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Uncle Orson's Writing Class
Writer's Block
September 23, 2002


I've been having horrible writer's block for a few months now, unable to come up with any useful story ideas. I was hoping you might have a few words of wisdom that might help me,

-- Anonymous

OSC Replies:

As to the problem of "writer's block," you have nothing of the kind. A block is when you actually have a story you're working on which you just can't bring yourself to write. In your case, you simply can't find any interesting story ideas.

The route to a story always leads through causal speculation: Why does this happen? What would the result be? How could you get from here to there? What did he really mean? That sort of thing.

You may simply need to take conscious control of that questioning process, adding the word "else" to the mix - "Why ELSE could this happen?" - so you don't always settle on the first idea that comes to mind. You keep asking and inventing answers to those questions until you come upon one that rather intrigues you.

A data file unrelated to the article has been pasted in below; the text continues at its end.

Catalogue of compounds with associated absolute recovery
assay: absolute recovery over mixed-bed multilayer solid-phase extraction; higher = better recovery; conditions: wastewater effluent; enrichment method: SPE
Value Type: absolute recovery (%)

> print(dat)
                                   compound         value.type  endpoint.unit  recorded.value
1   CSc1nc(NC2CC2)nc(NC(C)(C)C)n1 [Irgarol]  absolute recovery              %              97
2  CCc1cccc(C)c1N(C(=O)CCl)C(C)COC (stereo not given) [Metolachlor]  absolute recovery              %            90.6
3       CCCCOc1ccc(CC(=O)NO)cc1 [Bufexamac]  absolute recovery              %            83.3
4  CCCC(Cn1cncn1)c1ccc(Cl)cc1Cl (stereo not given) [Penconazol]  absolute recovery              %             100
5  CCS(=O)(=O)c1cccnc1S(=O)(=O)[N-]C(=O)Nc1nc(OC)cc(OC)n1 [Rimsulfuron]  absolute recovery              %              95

Often, though, I find that even good ideas feel "thin." So the trick is often to take two unrelated ideas and see if there's a way to make them work together. In the tension between the two story ideas you can often find the creative stimulus that leads to a story that really works for you. BUT ... there's a warning here. The rule that a speculative fiction story cannot have TWO major violations of reality is still a pretty important one. While there are exceptions, they are far harder to write. So when you're combining your two ideas, only one can be a major violation of reality (i.e., time travel OR the next stage in human evolution, but not both in the same poor overloaded story <grin>). The two ideas can be, for instance, a future in which people routinely keep a nonsentient clone "in the closet" to mine for spare body parts, AND an observation that you just don't know why some married couples stay together. At this moment I have no idea how those two ideas would fit into the same story - but I bet you can think of a half dozen different ways without really trying hard.

And then you can also keep in mind that sometimes you just don't feel like writing so all the ideas you have, even perfectly good ones, sound dumb or boring. The answer? Get out in the sun and use your body, or build something, or take a trip, or read books, or go to a lot of movies - anything but writing. Then in a few months, write again.

Right after I finish writing something, I can't immediately start writing something else. I need a break, sometimes just a week, but sometimes several months. Just figure out how the writer in you works, and then live with it and work around it <grin>.

-- 23 September 2002

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